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A Sudanese Turnaround on the ICC?

For a government that has been so consistently obdurate -- and so unreservedly vocal -- in its refusal to comply with ICC indictments of two of its nationals, any openness toward the Court's work in Sudan understandably comes as a surprise:
The Sudanese government considered turning over two suspects accused of war crimes in Darfur to the International Criminal Court (ICC), a senior Sudanese official told Sudan Tribune today. The official who requested anonymity because of the sensitivity of the matter said that the leadership of the National Congress Party (NCP) "is getting very nervous over the upcoming announcement by the ICC of new suspects". ... According to the official, [NCP foreign minister Ali] Karti made a presentation to the NCP leadership in which he outlined the "difficult position" the government will be in if senior officials are charged by the world court of war crimes. Karti recommended that Haroun and Kushayb being extradited to the Hague "as a protection from further indictments" the official said.
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Just three days ago, President Bashir issued this stern rebuke to the prospects of working with the ICC: "I swear to god, I swear to god, I swear to god we will not hand over any Sudanese to the International Court." Previously, Sudan's ambassador to the UN responded to the ICC indictments of his countrymen by asserting that the ICC Chief Prosecutor should himself "be tried in court." Such aggressive bluster aside, though, the internal machinations of Sudan's ruling cabal seem to indicate that President Bashir and others may be moving toward the more "moderate" camp of Sudanese politicians. If this report is accurate, then it will represent a strong vindication of the Chief Prosecutor's strategy. Some commentators and analysts have criticized the Chief Prosecutor's suggestion that "the entire state apparatus" of Sudan is guilty of war crimes, arguing that his threat to target government officials higher up the food chain may only increase the regime's stubbornness and impede peace-making and humanitarian efforts. The purpose of making such ambitious proclamations, though, should be analyzed not just as a resolutely ideological pursuit for justice -- which is of course a worthwhile goal -- but also as practical attempts to secure compliance on the no-less-worthy "smaller fish" that the Court is pursuing. If Sudanese leaders feel that giving up the already-indicted suspects will spare them from prosecution, then they will be more likely to comply with the ICC, and, hopefully, to decrease their obstruction of peacekeeping and humanitarian efforts. The Sudanese government can deny cooperation with the ICC as fervently as it wants, but if this meeting within Sudan's inner ruling circle is any indication, then this prong of the ICC's strategy seems to be working. (Photo credit: Antony Njuguna/Reuters)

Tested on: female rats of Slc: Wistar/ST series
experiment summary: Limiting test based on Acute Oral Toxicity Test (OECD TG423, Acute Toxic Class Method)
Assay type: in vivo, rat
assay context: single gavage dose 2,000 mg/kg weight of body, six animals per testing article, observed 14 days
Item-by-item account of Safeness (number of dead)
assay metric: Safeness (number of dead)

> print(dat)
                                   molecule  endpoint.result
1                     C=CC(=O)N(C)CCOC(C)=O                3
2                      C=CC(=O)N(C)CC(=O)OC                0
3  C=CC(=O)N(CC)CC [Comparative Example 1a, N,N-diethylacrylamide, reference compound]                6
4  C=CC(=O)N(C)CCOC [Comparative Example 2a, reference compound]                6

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From Whence Cometh the League of Democracies? And Does It Matter?

In his Washington Post op-ed this week, Jackson Diehl contends that John McCain's proposal to create a "League of Nations" does not actually originate with McCain himself:
In fact, a league of democracies is not a new but a very old idea. In the past decade it has been promoted mostly by Democrats, including several of Barack Obama's top foreign policy advisers.